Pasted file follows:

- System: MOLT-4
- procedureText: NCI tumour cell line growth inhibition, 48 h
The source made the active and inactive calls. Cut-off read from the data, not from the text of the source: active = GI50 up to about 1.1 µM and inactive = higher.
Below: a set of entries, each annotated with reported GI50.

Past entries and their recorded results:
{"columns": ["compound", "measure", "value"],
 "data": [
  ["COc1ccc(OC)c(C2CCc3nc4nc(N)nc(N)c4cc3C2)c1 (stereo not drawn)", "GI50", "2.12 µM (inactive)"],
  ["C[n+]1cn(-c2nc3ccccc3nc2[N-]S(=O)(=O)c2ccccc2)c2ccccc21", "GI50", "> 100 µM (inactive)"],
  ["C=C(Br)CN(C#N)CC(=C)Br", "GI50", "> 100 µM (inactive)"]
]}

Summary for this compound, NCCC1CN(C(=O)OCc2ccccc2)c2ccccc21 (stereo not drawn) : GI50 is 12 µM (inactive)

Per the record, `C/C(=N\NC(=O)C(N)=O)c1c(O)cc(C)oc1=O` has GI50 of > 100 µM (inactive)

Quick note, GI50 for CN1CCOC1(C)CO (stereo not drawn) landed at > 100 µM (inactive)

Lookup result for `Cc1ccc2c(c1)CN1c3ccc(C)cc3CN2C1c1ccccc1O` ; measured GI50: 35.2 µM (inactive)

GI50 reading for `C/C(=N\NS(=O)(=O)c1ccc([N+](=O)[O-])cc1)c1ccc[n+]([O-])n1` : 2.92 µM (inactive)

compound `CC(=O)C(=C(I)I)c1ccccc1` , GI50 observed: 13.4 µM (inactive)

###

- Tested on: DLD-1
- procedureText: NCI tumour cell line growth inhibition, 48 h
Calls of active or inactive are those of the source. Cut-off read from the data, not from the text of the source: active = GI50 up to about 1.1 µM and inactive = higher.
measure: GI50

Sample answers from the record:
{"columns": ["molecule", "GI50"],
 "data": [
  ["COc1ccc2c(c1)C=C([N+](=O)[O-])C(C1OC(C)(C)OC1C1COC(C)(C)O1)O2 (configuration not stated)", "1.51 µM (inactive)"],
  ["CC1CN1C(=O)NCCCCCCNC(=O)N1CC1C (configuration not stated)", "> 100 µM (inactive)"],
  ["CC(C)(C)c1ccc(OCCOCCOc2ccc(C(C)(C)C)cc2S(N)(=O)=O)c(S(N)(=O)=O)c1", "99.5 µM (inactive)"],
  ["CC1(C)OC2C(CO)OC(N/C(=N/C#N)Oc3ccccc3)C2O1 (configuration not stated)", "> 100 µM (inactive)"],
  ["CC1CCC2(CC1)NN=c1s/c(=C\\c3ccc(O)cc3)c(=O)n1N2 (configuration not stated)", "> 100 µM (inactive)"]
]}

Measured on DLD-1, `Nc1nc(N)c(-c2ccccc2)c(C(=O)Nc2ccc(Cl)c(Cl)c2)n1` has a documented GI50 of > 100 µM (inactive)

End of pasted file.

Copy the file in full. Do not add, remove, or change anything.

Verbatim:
- System: MOLT-4
- procedureText: NCI tumour cell line growth inhibition, 48 h
The source made the active and inactive calls. Cut-off read from the data, not from the text of the source: active = GI50 up to about 1.1 µM and inactive = higher.
Below: a set of entries, each annotated with reported GI50.

Past entries and their recorded results:
{"columns": ["compound", "measure", "value"],
 "data": [
  ["COc1ccc(OC)c(C2CCc3nc4nc(N)nc(N)c4cc3C2)c1 (stereo not drawn)", "GI50", "2.12 µM (inactive)"],
  ["C[n+]1cn(-c2nc3ccccc3nc2[N-]S(=O)(=O)c2ccccc2)c2ccccc21", "GI50", "> 100 µM (inactive)"],
  ["C=C(Br)CN(C#N)CC(=C)Br", "GI50", "> 100 µM (inactive)"]
]}

Summary for this compound, NCCC1CN(C(=O)OCc2ccccc2)c2ccccc21 (stereo not drawn) : GI50 is 12 µM (inactive)

Per the record, `C/C(=N\NC(=O)C(N)=O)c1c(O)cc(C)oc1=O` has GI50 of > 100 µM (inactive)

Quick note, GI50 for CN1CCOC1(C)CO (stereo not drawn) landed at > 100 µM (inactive)

Lookup result for `Cc1ccc2c(c1)CN1c3ccc(C)cc3CN2C1c1ccccc1O` ; measured GI50: 35.2 µM (inactive)

GI50 reading for `C/C(=N\NS(=O)(=O)c1ccc([N+](=O)[O-])cc1)c1ccc[n+]([O-])n1` : 2.92 µM (inactive)

compound `CC(=O)C(=C(I)I)c1ccccc1` , GI50 observed: 13.4 µM (inactive)

###

- Tested on: DLD-1
- procedureText: NCI tumour cell line growth inhibition, 48 h
Calls of active or inactive are those of the source. Cut-off read from the data, not from the text of the source: active = GI50 up to about 1.1 µM and inactive = higher.
measure: GI50

Sample answers from the record:
{"columns": ["molecule", "GI50"],
 "data": [
  ["COc1ccc2c(c1)C=C([N+](=O)[O-])C(C1OC(C)(C)OC1C1COC(C)(C)O1)O2 (configuration not stated)", "1.51 µM (inactive)"],
  ["CC1CN1C(=O)NCCCCCCNC(=O)N1CC1C (configuration not stated)", "> 100 µM (inactive)"],
  ["CC(C)(C)c1ccc(OCCOCCOc2ccc(C(C)(C)C)cc2S(N)(=O)=O)c(S(N)(=O)=O)c1", "99.5 µM (inactive)"],
  ["CC1(C)OC2C(CO)OC(N/C(=N/C#N)Oc3ccccc3)C2O1 (configuration not stated)", "> 100 µM (inactive)"],
  ["CC1CCC2(CC1)NN=c1s/c(=C\\c3ccc(O)cc3)c(=O)n1N2 (configuration not stated)", "> 100 µM (inactive)"]
]}

Measured on DLD-1, `Nc1nc(N)c(-c2ccccc2)c(C(=O)Nc2ccc(Cl)c(Cl)c2)n1` has a documented GI50 of > 100 µM (inactive)